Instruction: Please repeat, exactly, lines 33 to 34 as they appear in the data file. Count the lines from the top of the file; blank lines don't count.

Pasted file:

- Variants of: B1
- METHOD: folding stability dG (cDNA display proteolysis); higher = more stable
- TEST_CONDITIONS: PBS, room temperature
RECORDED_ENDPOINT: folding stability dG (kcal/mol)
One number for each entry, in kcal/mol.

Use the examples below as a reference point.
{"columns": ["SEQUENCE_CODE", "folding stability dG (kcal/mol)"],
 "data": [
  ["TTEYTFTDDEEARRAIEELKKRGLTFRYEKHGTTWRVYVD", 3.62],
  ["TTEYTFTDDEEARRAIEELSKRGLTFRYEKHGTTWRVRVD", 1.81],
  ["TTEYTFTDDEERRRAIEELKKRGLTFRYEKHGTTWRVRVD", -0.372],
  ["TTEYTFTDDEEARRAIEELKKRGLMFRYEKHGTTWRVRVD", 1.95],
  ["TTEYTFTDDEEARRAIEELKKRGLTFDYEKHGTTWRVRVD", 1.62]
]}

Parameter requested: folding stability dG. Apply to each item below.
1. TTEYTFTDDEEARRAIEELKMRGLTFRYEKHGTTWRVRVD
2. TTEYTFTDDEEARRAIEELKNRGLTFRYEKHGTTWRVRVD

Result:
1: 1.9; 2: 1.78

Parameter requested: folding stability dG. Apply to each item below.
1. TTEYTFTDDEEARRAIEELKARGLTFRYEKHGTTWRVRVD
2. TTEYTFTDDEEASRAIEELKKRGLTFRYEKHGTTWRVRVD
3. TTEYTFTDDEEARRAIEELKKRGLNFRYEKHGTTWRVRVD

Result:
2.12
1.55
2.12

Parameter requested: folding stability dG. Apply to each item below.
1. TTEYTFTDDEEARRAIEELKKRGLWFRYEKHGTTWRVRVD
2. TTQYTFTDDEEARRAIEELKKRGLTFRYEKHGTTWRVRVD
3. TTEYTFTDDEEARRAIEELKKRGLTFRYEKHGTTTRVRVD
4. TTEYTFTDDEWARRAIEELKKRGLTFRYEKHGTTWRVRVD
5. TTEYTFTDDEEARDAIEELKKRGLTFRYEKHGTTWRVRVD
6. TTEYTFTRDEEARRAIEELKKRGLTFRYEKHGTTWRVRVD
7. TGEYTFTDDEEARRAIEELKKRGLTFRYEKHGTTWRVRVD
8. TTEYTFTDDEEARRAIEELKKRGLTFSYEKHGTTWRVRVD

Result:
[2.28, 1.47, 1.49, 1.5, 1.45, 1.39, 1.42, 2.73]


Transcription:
5. TTEYTFTDDEEARDAIEELKKRGLTFRYEKHGTTWRVRVD
6. TTEYTFTRDEEARRAIEELKKRGLTFRYEKHGTTWRVRVD